Gwendolyn F. Thomas and the production is composed of three acts, “The Creation,” “The Elements,”
and “The Flowers.”
Artistic stage décor will be by LWSC instructors Lileith Jones, providing the floral design, and
Samuel O. Williams, providing drawing/painting
and sculpture.
Local youth to be featured in the performance
include Alexandria Cannon, a 17-year-old classical
pianist, and Cheyanne Crawford, a 16-year-old female vocalist.
The event will feature a cast of senior citizens of
LWSC performing music, drama, dance, poetry and
fashion. The highlights of the performance will include performances by the LWSC Praise Dancers and
The Smooth Sophisticated Gents. Choreography is
by Thomas, Taliah Hasan and Sharon Patterson.
The Lou Walker Senior Center is located at 2538
Panola Road, Lithonia. Admission and parking is
free.

Lithonia
Firelight folktales scheduled
Professional storyteller and hike leader Jonah
McDonald, adventure guide and author of Hiking
Atlanta’s Hidden Forests: Intown and Out, will lead a
hiking, campfire and storytelling event on June 27 at
the Arabia Mountain Nature Preserve.
There are two options in this free, rain or shine
event.
From 3 to 5 p.m., participants will gather at the
nature center and then go on a one-mile beginner
hike, stopping in a few shady spots for story breaks.
The folktales will be suited to the age of the children
who attend. Participants also will be treated to insider information about the plants and animals that
call Arabia Mountain home.
From 7 to 9 p.m., participants will gather around
the fire pit next to the nature center for a primitive
fire starting demonstration. Then they will sit around
the fire and listen to folktales before ending the day
with s’mores.
The Arabia Mountain Nature Preserve is located
at 3787 Klondike Road, Lithonia.
Email kimberly@arabiaalliance.org to RSVP.

Roam Arabia Mountain with Ranger Robby
“Never the same hike twice. See where the spring
breezes take you and discover new favorite areas,”
states an announcement about hikes at the Arabia
Mountain Nature Preserve, 3787 Klondike Road, Lithonia.
The preserve will offer free, guided hikes on June
26, 8-10:30 a.m. The hikes are moderately difficult
and there will be several stops to take in the surroundings.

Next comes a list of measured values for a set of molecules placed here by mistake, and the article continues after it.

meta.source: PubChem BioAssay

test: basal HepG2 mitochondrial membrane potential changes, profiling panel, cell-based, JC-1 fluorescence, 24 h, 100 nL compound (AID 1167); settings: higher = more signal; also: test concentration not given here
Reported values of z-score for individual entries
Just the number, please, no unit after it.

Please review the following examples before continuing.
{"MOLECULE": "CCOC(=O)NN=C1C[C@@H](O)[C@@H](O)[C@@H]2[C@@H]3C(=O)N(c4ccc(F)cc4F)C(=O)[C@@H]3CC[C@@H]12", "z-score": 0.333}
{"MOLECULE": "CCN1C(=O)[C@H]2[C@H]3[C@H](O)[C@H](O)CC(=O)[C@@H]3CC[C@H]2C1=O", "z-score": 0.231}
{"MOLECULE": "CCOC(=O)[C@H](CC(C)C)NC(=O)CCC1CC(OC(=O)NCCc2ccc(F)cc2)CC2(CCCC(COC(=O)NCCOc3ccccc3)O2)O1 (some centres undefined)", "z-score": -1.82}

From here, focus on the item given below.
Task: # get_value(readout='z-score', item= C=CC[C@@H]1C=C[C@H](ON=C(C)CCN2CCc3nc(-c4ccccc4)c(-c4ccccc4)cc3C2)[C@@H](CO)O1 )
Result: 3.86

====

“Take time for yourself and get away from it all
in this peaceful natural setting,” the announcement
states. Closed-toe shoes and plenty of water are recommended.

Countywide

Photo contest kicks off National Parks and
Recreation Month
DeKalb County Department of Recreation, Parks
and Cultural Affairs, The Champion Newspaper,
Discover DeKalb Convention & Visitors Bureau and
Southern Airways Express will present a photography contest focused on increasing awareness of the
county’s parks and recreational facilities.
Open to amateur and professional photographers, the contest runs July 2 until July 31. A list of
subjects will be provided to all participants by the
DeKalb County Department of Recreation, Parks
and Cultural Affairs; and photos must have been
taken between January 1, 2014, and July 31, 2015.
In conjunction with the photography contest, a
free photography workshop led by professional photographer John Glenn will be held July 9, 6:30 to 8:30
p.m. at Callanwolde Fine Arts Center’s Sam Goldman Retreat, 980 Briarcliff Road in Atlanta.
Winning photographs will be selected by a
panel of judges. Winning photographers and their
work will be recognized at an event in September at
Callanwolde Fine Arts Center and featured in The
Champion Newspaper and in Discover DeKalb’s tourism publications. Prizes will be awarded to first-, second- and third-place winners and will include such
premiums as flights on Southern Airways Express
and a weekend hotel stay in DeKalb County.
All photographs submitted must be taken in
parks owned, managed and listed by DeKalb County
Department of Recreation, Parks and Cultural Affairs.
The Department of Recreation, Parks and Cultural Affairs’ mission is to provide safe parks and
facilities, enhance the quality of life as a provider of
recreation and cultural experiences and ensure a customer- focused parks system.
To participate in the contest or to register for the
photography class visit www.dekalbcountyga.gov/
parks. For additional information call (404)-3713695.